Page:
The American Jewish Community’s Next Stage: Reiteration, Radical Reorientation, or Re-imagination?
by Rabbi Hayim Herring
Until the Enlightenment, Jewish communities throughout the world were united by a meta-narrative. In a word, it might be called Redemption. The broken state of the Jewish people and the world would be repaired. The Jewish people would return to the land of Israel where Torah could be fully lived and all humanity would experience the realized promises of the messianic age. While Jewish communities were heterogeneous, a single grand vision animated and connected them.
Post enlightenment, and continuing to this day, no single narrative is able to provide this kind of cohesion. Instead, we are left with strands from an unraveled narrative, which include history, language, culture, land, peoplehood, religious values, beliefs and practice, tikkun olam, etc. If we diagramed how the Jewish community appears today, we would look like a cobbled-together network, with no network administrator. Some nodes would have multiple connections criss-crossing others, while other nodes would have none or few. As a consequence, each community has evolved its own organizational structure which embodies its particular meaning. As belief systems often overlap, the result is the correctly-noted complaint about a redundancy of Jewish organizations.
The Next Iteration or a Turning Point?
The American Jewish community is at turning point. Even before the economic crisis, five significant transitions have changed the meanings that individuals ascribe to being part of a community and the structures of those communities. We have shifted from an age of national organizations to local organizations, institutions to networks, elite control to democratic rule, monopoly of specialization to democracy of generalized knowledge, exclusivity to inclusivity. In this post-Madoff world of diminished financial resources, these transitions have only further accelerated the dissolution and reconfiguration of “the Jewish community” in its varied iterations. Ideology of any kind is losing its toehold, dislodged by the never-ending quest for customized meaning.
Given these trends and some unprecedented challenges in the current environment, we agree with all those who claim that the infrastructure that has mushroomed around our “community of communities” is not sustainable. We can reflexively default into trying to create a downsized, impoverished version of what we have had, or we can pause, reflect and attempt to help reshape the kind of community which enlivens Jewish meaning, builds Jewish communities and contributes positive visions of the future to the broader world.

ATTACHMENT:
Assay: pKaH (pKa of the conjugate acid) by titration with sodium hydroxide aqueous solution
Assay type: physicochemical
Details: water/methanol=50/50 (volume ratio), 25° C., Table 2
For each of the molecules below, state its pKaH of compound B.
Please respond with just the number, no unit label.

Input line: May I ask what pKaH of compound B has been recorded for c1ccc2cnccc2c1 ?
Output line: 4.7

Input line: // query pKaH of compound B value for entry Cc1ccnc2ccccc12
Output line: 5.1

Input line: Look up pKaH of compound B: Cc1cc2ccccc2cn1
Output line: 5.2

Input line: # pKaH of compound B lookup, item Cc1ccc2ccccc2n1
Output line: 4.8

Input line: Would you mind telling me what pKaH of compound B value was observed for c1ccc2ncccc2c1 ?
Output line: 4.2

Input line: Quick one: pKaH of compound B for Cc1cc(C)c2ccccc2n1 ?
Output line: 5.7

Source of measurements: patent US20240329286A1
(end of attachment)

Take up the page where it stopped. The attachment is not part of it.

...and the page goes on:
Especially in a moment of crisis, we do not want to make assumptions about what will best benefit the Jewish community in the long-term. Generalized anxiety fosters short-term, limited thinking. Perhaps a reiteration of “Jewish community,” with less-of-the-same, but with clearer focus, is sufficient to propel us into a meaning-saturated future; or, we may need a radical reorientation in our understanding of what it means to be Jewish today – or some re-imagination of the Jewish future which may or may not include either of these options. The remainder of this paper will briefly examine these three paths.
The Communal Reiteration Option: Same Set of Meanings but More Focused and with Fewer Resources
The current conversations about Jewish meaning center around a range of familiar themes including identity, engagement, continuity, peoplehood, Israel, GLBTIQ Judaism, environmental stewardship, heritage, memory, literacy, covenant, spirituality, community, chosenness, culture, feminism, tikkun olam. These conversations reflect both pride and anxiety about the Jewish future – pride in that there is something vital and unique that must continue to exist and anxiety about how to sustain what exists at the highest quality.
What unites these conversations is some bounded notion of what it means to be Jewish. Whatever the ascribed meanings of Jewishness, they require a critical mass of individuals – a concentrated community – through which they can pursue an agenda. These communities may be more or less inclusive, but at some point, there are boundaries demarcating an inside and an outside of community. Nonetheless, people involved in discussions around these themes frequently feel mandated to actively involve themselves in the broader community and in global concerns.
A reiteration option would mean maintenance of these communities of meaning, but a contraction of communal structures to support them. This contraction would take the form of mergers, acquisitions and closures. Simultaneously, issues of quality could be addressed through organizational partnerships, strategic alliances and collaboration.
The Radical Reorientation Option: Personalist and Global